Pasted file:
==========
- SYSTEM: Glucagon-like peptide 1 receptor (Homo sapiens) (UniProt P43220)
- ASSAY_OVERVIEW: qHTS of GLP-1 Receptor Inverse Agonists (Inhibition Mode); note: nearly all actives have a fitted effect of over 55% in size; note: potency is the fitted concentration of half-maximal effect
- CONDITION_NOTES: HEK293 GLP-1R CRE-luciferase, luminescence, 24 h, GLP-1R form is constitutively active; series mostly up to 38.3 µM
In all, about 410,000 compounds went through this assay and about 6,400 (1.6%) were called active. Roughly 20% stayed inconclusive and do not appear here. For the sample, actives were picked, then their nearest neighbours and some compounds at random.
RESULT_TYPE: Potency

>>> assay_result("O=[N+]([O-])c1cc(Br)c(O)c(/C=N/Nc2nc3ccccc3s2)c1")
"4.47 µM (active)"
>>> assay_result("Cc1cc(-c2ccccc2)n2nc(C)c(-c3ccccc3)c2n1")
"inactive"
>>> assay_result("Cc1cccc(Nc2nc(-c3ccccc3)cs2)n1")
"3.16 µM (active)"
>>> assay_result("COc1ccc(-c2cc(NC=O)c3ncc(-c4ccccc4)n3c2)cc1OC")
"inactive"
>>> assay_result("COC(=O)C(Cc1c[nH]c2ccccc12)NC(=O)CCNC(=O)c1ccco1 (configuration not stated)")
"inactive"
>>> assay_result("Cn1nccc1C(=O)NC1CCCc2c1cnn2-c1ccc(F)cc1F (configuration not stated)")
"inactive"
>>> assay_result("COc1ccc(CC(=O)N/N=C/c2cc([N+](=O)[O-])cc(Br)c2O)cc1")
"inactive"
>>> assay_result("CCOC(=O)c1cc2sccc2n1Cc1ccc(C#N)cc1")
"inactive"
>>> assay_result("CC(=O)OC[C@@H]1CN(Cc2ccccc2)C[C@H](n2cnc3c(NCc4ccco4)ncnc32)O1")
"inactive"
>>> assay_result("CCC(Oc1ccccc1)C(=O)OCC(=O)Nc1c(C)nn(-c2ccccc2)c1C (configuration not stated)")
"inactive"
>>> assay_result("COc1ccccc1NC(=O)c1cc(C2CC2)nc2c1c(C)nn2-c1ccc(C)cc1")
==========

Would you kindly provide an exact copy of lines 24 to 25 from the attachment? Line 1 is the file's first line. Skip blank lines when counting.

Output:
>>> assay_result("CCC(Oc1ccccc1)C(=O)OCC(=O)Nc1c(C)nn(-c2ccccc2)c1C (configuration not stated)")
"inactive"